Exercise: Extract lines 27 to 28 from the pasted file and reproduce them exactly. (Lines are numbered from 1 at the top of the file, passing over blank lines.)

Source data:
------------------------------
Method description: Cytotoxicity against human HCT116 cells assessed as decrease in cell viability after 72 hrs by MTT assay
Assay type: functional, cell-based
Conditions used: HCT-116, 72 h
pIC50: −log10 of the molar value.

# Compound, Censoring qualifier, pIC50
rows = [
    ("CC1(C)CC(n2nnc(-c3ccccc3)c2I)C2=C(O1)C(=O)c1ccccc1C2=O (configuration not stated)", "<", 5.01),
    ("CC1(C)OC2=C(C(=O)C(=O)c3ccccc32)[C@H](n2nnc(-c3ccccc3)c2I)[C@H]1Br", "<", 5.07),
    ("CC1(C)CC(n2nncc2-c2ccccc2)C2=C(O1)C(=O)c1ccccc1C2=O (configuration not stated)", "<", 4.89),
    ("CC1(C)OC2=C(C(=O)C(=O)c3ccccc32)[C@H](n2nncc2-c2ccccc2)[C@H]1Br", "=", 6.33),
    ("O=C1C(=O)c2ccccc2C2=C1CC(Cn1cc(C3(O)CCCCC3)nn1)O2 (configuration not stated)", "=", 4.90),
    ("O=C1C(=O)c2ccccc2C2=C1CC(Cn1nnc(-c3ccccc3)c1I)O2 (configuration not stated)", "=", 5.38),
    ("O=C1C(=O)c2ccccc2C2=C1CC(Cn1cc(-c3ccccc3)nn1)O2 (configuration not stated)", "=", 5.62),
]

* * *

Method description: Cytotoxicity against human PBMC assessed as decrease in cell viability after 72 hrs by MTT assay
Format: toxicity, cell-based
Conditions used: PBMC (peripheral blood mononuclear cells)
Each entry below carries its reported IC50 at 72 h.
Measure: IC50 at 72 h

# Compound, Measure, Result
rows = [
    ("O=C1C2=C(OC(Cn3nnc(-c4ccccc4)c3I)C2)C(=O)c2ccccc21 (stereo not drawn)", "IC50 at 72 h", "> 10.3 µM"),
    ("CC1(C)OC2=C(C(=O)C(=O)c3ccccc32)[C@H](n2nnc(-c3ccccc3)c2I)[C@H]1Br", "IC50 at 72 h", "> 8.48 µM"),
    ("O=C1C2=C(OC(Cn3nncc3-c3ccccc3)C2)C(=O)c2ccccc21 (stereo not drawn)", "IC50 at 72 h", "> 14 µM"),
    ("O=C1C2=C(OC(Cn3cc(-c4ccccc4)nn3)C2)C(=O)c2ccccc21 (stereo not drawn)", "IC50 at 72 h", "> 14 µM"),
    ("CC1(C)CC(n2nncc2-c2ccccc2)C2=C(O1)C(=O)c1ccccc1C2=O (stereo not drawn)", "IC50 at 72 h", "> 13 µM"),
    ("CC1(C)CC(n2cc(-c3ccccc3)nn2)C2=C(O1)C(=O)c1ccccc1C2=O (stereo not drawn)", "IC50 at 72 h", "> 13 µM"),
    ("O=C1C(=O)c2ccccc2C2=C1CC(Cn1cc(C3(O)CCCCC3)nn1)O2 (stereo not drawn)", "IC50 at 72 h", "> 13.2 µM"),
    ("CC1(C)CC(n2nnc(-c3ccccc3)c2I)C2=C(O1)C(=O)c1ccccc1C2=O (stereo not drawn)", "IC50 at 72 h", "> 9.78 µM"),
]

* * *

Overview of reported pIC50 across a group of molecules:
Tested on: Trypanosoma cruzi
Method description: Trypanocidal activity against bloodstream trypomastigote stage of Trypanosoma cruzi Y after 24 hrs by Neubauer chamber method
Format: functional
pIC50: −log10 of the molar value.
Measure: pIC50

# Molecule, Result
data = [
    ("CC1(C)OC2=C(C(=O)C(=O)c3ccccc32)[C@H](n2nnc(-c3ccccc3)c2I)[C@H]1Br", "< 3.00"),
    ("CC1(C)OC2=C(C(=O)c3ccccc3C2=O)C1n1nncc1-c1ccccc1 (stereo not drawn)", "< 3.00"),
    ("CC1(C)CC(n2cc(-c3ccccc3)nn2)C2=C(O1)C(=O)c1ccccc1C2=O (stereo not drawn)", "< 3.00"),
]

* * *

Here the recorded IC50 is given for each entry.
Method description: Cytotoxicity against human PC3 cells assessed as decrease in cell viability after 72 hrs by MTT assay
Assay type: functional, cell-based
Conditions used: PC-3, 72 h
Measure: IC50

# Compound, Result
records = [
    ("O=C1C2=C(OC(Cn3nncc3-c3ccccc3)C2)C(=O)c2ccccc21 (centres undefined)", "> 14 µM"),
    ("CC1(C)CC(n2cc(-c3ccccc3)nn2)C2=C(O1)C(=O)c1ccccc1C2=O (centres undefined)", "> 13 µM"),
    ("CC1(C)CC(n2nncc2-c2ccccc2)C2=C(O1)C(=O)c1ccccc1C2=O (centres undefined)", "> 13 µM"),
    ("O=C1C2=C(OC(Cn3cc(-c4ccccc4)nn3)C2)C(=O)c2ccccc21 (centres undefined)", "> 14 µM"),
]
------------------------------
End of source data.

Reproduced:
    ("CC1(C)CC(n2nncc2-c2ccccc2)C2=C(O1)C(=O)c1ccccc1C2=O (stereo not drawn)", "IC50 at 72 h", "> 13 µM"),
    ("CC1(C)CC(n2cc(-c3ccccc3)nn2)C2=C(O1)C(=O)c1ccccc1C2=O (stereo not drawn)", "IC50 at 72 h", "> 13 µM"),